Craig responded with, “Communities typically cannot afford the fullness of the recovery for survivors that are impacted. There was some money raised in Weakley County-I don’t know how much because it’s all in different organizations.” Craig said that typically the funds raised are nowhere near enough to help recover all survivors’ unmet needs. “That’s not to say that survivors are to take loans they can’t afford, but if they’re approved for an SBA loan then it’s a stringent practice that they wouldn’t be approved if they couldn’t repay it and it’s extremely low interest.” Craig said that they look at all resources available and what the survivor can utilize and then the number that is left after that, WCLTRG tries to fill that gap of the unmet need. “That ensures an equitable recovery because people that do have access to resources that can help recover themselves utilize them because there are other folks that don’t have access to resources.”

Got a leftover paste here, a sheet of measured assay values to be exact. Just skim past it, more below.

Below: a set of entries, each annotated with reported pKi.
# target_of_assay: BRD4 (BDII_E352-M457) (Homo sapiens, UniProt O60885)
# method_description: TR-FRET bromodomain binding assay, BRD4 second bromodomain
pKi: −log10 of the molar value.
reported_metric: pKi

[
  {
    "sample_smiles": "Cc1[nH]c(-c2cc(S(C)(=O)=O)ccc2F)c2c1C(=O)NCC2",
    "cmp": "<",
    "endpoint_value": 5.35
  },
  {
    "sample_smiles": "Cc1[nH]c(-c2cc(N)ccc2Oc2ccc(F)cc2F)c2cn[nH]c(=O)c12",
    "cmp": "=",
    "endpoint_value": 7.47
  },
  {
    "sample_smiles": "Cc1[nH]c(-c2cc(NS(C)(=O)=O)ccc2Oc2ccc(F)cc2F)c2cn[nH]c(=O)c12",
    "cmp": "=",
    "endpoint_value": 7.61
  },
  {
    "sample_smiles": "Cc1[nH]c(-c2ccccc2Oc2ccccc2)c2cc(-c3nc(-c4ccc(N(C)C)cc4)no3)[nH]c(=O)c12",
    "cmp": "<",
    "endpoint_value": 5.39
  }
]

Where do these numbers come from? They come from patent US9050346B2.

As of Nov., the current partnering organizations listed with WCLTRG are Dresden Church of Christ, Dresden First Baptist Church, Dresden Rotary Club, Greenfield Church of Christ, Lebanon Church of Christ, Weakley County Baptist Association, and Lutheran Disaster Response.

Some organizations refused to partner from the start, and some were said to have left later. Be the Village refused to sign on at the start, and according to Washburn, others have pulled out including the Dresden Elks Lodge and the Martin Business Association (MBA). “The Elks Lodge withdrew after initially planning on being part of the group and they have started handling their own decisions on a case-by-case basis. The Martin Business Association is also making their own decisions about how to disperse their money and functioning outside the WCLTRG.”